Clubhouse, the buzzy audio-only social app, has banned a user who managed to siphon audio data off the app to a third-party site.
The company said it is implementing new security measures but the incident will likely leave it red-faced as it deals with a surge in users interested in the checking out the audio discussion platform.
Bloomberg reported that a user, believed to be in China, was able to infiltrate several chat rooms on Clubhouse, where users gather to talk, and stream the audio to a separate third-party site.
The breach flies in the face of one of Clubhouse’s tenets: that audio chats remain within the platform’s rooms and aren’t archived or available for listening outside of the app.
Clubhouse said it has identified the user and permanently banned them from the platform. It added that new “safeguards” have been put in place.
It speaks to the challenges that a social media platform can face in protecting its service when it is suddenly met with a rush of sign-ups.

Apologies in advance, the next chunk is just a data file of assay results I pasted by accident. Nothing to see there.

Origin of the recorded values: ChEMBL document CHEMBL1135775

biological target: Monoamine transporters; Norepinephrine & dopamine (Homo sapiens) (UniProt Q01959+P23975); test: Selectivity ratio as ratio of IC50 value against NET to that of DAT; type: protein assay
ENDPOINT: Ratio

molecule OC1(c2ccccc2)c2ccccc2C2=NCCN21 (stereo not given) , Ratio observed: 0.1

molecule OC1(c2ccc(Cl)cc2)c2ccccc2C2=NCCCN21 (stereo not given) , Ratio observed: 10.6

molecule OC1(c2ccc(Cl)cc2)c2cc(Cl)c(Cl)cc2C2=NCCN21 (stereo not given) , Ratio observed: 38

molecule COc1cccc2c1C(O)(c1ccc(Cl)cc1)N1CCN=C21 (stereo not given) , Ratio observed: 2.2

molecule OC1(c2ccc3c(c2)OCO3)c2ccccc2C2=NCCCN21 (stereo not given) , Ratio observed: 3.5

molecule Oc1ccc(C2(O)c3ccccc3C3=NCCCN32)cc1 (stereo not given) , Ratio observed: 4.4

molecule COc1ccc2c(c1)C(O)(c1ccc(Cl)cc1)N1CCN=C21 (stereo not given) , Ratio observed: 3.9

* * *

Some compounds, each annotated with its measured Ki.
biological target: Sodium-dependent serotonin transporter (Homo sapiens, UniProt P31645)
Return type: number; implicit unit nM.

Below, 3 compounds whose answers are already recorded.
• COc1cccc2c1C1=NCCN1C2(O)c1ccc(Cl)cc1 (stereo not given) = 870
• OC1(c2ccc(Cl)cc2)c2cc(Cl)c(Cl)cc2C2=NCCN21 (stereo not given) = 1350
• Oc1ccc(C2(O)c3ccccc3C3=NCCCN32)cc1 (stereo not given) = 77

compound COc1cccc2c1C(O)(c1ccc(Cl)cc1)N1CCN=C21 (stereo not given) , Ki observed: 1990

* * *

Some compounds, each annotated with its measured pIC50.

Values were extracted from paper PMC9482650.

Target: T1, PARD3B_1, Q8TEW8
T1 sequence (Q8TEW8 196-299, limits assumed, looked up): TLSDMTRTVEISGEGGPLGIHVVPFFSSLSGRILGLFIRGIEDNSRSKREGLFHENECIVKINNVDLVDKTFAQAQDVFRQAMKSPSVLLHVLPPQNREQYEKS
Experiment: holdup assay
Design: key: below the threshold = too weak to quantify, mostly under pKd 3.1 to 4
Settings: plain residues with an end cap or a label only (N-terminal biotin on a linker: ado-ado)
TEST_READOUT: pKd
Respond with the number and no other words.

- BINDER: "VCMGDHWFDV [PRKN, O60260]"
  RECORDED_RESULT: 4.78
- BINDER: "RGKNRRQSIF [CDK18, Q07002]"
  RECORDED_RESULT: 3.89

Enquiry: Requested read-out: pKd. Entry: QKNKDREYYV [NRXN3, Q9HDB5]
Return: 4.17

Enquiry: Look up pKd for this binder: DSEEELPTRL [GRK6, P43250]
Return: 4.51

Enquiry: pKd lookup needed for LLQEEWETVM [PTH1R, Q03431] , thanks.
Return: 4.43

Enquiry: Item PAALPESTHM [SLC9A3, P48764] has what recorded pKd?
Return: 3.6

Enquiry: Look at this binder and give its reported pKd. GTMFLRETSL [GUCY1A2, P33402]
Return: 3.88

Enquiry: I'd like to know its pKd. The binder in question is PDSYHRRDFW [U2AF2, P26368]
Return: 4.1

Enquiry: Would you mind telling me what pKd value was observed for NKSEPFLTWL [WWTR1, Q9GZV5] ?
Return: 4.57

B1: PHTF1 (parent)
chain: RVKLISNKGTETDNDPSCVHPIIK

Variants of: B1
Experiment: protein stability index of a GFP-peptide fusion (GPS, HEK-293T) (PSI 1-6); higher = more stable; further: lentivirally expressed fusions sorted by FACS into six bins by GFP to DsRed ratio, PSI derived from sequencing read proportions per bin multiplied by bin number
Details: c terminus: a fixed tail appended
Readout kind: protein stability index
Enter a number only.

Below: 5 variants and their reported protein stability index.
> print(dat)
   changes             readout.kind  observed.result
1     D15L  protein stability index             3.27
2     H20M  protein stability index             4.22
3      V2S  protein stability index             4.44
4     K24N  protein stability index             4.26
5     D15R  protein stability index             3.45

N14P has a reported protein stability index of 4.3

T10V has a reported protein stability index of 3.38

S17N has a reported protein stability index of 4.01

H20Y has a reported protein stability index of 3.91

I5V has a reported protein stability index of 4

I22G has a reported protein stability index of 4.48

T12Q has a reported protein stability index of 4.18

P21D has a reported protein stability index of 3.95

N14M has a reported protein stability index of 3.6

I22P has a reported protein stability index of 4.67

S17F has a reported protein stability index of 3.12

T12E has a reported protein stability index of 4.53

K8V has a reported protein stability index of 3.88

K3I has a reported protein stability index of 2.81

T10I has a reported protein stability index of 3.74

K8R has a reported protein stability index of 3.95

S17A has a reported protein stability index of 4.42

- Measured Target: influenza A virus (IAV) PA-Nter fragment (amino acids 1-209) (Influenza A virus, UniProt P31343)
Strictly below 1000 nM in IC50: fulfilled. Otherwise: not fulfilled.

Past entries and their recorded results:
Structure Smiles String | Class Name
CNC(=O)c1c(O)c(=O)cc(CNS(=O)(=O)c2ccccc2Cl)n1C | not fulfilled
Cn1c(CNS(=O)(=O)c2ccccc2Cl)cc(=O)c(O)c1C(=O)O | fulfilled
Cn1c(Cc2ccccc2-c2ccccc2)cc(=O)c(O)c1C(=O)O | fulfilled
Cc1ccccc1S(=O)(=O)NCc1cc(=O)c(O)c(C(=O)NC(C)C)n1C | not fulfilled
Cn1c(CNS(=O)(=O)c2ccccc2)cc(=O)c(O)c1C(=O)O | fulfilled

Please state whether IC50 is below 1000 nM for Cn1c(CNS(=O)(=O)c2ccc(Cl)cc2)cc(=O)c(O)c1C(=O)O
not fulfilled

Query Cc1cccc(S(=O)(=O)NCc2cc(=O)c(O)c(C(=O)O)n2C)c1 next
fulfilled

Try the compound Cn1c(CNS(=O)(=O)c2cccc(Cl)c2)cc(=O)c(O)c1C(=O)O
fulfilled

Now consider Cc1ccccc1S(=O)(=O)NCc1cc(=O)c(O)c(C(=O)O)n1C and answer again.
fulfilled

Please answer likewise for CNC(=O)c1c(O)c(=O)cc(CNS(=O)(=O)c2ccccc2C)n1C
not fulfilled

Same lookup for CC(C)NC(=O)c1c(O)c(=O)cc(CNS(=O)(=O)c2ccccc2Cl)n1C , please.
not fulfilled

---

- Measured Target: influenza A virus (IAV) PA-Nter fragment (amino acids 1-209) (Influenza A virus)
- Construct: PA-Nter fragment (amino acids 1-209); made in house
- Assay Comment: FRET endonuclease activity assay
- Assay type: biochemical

According to data from App Annie, Clubhouse has reached about 8m downloads. However, the app is still invite-only and only available on iOS.
Clubhouse is enjoying a moment in the sun with users, including celebrities, getting involved and drawing more attention to the app, but it has also attracted scrutiny from security researchers.
Just over a week ago, a report challenged Clubhouse on how well it was securing its audio streams and metadata. Stanford Internet Observatory claimed in its research that some of Clubhouse’s data was being transferred to a server in China where it could be vulnerable to spying.
Clubhouse said it was rolling out “additional encryption” to its systems and preventing any further data being sent to China.
The security incidents haven’t curtailed the company behind the app too much as it plans to open the platform up to more users. It has reportedly raised more than $100m from investors since it launched less than a year ago and is now valued at $1bn.
The post Clubhouse says it’s fixing bugs that let user leak audio streams appeared first on Silicon Republic.